We are used to imagining extinct civilizations in terms of sunken statues and subterranean ruins. These kinds of artifacts from earlier societies are fine if we’re only interested in timescales of a few thousand years. But once you turn the clock back tens of millions or hundreds of millions of years, things get complicated.

When it comes to direct evidence of an industrial civilization – things like cities, factories and highways – the geological record goes back no further than what is called the Quaternary period, 2.6 million years ago. For example, the oldest large-scale surface stretch is found in the Negev desert. It is “only” 1.8 million years old; the oldest surfaces are mostly visible in cross section through something like a cliff or rock cuts. If we go back beyond the Quaternary, everything has turned to dust.

And, if we go back that far, we are no longer talking about human civilizations. Homo sapiens did not make their appearance on the planet until about 300,000 years ago. That means the question shifts to other species, which is why Gavin called the idea the Silurian hypothesis, after an old Doctor Who episode with sentient reptiles.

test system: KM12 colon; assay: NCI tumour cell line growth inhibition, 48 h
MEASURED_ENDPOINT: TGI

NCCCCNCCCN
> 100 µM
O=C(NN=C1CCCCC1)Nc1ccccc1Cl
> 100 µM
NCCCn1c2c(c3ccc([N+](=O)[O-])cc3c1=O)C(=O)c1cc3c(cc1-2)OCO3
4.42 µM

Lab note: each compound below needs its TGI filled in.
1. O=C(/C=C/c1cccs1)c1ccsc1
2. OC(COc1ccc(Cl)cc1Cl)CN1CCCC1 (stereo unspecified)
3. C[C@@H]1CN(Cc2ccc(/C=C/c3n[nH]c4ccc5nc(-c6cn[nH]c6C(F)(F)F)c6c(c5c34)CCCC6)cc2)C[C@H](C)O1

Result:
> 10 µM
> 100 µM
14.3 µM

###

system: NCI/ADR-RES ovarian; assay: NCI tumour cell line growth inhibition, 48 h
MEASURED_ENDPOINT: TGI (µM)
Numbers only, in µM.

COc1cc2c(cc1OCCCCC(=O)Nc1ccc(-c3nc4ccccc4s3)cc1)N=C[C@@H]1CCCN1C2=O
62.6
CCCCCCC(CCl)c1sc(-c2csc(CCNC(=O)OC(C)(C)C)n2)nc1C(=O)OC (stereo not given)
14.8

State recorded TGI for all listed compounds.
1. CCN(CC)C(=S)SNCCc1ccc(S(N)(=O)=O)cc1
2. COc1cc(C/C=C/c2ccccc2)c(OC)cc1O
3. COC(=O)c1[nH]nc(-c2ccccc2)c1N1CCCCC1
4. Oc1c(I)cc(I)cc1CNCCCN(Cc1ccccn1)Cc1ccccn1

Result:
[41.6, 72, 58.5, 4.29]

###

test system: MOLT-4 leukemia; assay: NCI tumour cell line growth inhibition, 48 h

So could researchers find clear evidence that an ancient species built a relatively short-lived industrial civilization long before our own? Perhaps, for example, some primitive mammal briefly rose to civilization building during the Paleocene epoch, about 60 million years ago. There are fossils, of course. But the fraction of life that fossilizes is always minuscule and varies greatly with time and habitat. Therefore, it would be easy to miss an industrial civilization lasting only 100,000 years, which would be 500 times longer than our industrial civilization has lasted until now.